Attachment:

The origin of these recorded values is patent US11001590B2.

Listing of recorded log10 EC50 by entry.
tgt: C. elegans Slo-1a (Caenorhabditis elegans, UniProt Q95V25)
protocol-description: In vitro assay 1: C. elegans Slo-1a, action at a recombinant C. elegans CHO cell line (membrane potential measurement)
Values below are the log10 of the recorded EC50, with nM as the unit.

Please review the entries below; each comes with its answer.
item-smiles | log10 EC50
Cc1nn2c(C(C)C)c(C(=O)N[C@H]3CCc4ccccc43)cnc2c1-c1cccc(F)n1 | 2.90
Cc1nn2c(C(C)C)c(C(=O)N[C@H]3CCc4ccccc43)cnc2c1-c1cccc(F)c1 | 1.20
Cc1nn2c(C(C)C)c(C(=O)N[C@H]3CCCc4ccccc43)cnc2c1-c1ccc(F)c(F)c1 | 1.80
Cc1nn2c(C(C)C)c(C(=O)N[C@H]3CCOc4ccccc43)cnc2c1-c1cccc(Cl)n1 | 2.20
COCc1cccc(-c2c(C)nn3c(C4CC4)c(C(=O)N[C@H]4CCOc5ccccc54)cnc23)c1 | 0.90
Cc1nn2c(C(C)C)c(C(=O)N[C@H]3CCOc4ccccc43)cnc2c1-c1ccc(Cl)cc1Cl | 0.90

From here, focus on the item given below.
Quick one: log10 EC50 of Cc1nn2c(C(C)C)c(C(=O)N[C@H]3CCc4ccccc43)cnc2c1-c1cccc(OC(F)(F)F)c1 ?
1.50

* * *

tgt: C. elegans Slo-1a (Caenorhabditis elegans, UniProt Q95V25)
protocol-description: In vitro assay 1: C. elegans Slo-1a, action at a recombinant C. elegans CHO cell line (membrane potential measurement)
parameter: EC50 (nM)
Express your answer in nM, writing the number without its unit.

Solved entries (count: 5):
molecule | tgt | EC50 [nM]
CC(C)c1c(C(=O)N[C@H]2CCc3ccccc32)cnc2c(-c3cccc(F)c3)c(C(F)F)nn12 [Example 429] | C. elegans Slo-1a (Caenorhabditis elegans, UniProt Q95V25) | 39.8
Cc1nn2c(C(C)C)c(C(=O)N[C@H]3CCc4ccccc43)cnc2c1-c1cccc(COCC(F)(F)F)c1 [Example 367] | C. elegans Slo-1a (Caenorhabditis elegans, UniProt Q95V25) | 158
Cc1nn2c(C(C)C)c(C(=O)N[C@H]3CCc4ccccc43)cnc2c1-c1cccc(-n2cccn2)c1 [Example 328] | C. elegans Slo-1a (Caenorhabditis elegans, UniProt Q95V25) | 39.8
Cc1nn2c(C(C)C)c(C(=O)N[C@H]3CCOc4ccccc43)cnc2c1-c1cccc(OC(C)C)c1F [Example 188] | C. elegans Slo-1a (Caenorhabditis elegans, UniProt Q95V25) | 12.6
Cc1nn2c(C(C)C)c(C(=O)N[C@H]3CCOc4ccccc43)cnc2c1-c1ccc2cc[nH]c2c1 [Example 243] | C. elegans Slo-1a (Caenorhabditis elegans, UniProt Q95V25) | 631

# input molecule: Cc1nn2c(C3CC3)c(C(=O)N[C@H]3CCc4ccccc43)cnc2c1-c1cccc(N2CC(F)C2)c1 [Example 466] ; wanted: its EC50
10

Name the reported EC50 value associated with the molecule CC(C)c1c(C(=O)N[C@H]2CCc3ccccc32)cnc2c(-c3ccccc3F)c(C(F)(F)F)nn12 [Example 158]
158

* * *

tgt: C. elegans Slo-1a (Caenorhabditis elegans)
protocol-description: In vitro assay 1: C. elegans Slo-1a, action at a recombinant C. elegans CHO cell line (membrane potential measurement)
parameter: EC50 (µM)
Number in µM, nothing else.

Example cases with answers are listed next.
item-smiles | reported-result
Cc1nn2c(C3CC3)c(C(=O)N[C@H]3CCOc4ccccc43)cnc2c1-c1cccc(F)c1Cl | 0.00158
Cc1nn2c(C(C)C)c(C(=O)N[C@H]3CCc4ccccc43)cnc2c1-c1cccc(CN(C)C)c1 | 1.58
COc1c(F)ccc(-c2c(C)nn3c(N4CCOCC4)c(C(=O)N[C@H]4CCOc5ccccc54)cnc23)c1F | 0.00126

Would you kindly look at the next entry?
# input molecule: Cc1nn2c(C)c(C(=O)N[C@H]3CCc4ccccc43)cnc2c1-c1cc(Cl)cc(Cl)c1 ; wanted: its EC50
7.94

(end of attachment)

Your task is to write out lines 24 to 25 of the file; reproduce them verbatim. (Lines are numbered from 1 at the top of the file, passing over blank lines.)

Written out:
CC(C)c1c(C(=O)N[C@H]2CCc3ccccc32)cnc2c(-c3cccc(F)c3)c(C(F)F)nn12 [Example 429] | C. elegans Slo-1a (Caenorhabditis elegans, UniProt Q95V25) | 39.8
Cc1nn2c(C(C)C)c(C(=O)N[C@H]3CCc4ccccc43)cnc2c1-c1cccc(COCC(F)(F)F)c1 [Example 367] | C. elegans Slo-1a (Caenorhabditis elegans, UniProt Q95V25) | 158